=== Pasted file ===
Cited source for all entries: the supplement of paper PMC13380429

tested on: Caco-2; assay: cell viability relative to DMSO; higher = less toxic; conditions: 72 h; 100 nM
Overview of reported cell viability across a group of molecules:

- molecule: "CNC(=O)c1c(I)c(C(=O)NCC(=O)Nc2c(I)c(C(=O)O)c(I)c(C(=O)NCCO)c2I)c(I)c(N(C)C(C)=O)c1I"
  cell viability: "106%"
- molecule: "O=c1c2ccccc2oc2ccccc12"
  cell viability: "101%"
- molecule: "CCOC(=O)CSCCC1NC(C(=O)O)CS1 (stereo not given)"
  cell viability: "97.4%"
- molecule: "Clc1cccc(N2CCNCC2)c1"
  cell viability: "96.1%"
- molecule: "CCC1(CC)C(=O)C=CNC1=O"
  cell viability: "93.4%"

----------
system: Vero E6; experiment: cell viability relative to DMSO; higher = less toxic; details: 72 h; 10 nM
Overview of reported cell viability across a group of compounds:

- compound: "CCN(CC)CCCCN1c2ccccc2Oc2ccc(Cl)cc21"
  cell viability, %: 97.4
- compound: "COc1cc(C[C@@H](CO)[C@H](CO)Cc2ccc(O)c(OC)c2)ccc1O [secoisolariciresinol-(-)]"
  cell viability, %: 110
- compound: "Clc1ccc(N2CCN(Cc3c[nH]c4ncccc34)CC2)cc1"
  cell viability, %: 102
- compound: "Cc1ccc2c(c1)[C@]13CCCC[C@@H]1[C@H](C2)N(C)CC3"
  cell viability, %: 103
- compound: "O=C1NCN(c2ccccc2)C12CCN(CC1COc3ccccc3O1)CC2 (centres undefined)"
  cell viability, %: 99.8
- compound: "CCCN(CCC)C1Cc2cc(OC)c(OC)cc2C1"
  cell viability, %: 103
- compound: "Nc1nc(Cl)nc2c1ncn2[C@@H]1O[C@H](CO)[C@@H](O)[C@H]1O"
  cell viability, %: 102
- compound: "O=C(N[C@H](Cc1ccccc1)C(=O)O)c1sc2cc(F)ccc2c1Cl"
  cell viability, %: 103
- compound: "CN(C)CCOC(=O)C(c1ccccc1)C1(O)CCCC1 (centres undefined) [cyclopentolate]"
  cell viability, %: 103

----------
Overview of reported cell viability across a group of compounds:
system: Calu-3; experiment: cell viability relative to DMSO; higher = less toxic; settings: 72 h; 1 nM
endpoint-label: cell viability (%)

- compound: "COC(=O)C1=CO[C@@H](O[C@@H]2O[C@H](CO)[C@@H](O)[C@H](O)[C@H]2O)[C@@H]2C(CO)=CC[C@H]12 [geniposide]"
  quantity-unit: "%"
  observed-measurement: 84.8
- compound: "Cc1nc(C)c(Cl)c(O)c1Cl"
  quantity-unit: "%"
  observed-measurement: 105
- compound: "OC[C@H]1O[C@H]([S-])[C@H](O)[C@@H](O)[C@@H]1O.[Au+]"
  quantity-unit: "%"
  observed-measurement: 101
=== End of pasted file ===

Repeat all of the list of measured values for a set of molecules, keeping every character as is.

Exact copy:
Cited source for all entries: the supplement of paper PMC13380429

tested on: Caco-2; assay: cell viability relative to DMSO; higher = less toxic; conditions: 72 h; 100 nM
Overview of reported cell viability across a group of molecules:

- molecule: "CNC(=O)c1c(I)c(C(=O)NCC(=O)Nc2c(I)c(C(=O)O)c(I)c(C(=O)NCCO)c2I)c(I)c(N(C)C(C)=O)c1I"
  cell viability: "106%"
- molecule: "O=c1c2ccccc2oc2ccccc12"
  cell viability: "101%"
- molecule: "CCOC(=O)CSCCC1NC(C(=O)O)CS1 (stereo not given)"
  cell viability: "97.4%"
- molecule: "Clc1cccc(N2CCNCC2)c1"
  cell viability: "96.1%"
- molecule: "CCC1(CC)C(=O)C=CNC1=O"
  cell viability: "93.4%"

----------
system: Vero E6; experiment: cell viability relative to DMSO; higher = less toxic; details: 72 h; 10 nM
Overview of reported cell viability across a group of compounds:

- compound: "CCN(CC)CCCCN1c2ccccc2Oc2ccc(Cl)cc21"
  cell viability, %: 97.4
- compound: "COc1cc(C[C@@H](CO)[C@H](CO)Cc2ccc(O)c(OC)c2)ccc1O [secoisolariciresinol-(-)]"
  cell viability, %: 110
- compound: "Clc1ccc(N2CCN(Cc3c[nH]c4ncccc34)CC2)cc1"
  cell viability, %: 102
- compound: "Cc1ccc2c(c1)[C@]13CCCC[C@@H]1[C@H](C2)N(C)CC3"
  cell viability, %: 103
- compound: "O=C1NCN(c2ccccc2)C12CCN(CC1COc3ccccc3O1)CC2 (centres undefined)"
  cell viability, %: 99.8
- compound: "CCCN(CCC)C1Cc2cc(OC)c(OC)cc2C1"
  cell viability, %: 103
- compound: "Nc1nc(Cl)nc2c1ncn2[C@@H]1O[C@H](CO)[C@@H](O)[C@H]1O"
  cell viability, %: 102
- compound: "O=C(N[C@H](Cc1ccccc1)C(=O)O)c1sc2cc(F)ccc2c1Cl"
  cell viability, %: 103
- compound: "CN(C)CCOC(=O)C(c1ccccc1)C1(O)CCCC1 (centres undefined) [cyclopentolate]"
  cell viability, %: 103

----------
Overview of reported cell viability across a group of compounds:
system: Calu-3; experiment: cell viability relative to DMSO; higher = less toxic; settings: 72 h; 1 nM
endpoint-label: cell viability (%)

- compound: "COC(=O)C1=CO[C@@H](O[C@@H]2O[C@H](CO)[C@@H](O)[C@H](O)[C@H]2O)[C@@H]2C(CO)=CC[C@H]12 [geniposide]"
  quantity-unit: "%"
  observed-measurement: 84.8
- compound: "Cc1nc(C)c(Cl)c(O)c1Cl"
  quantity-unit: "%"
  observed-measurement: 105
- compound: "OC[C@H]1O[C@H]([S-])[C@H](O)[C@@H](O)[C@@H]1O.[Au+]"
  quantity-unit: "%"
  observed-measurement: 101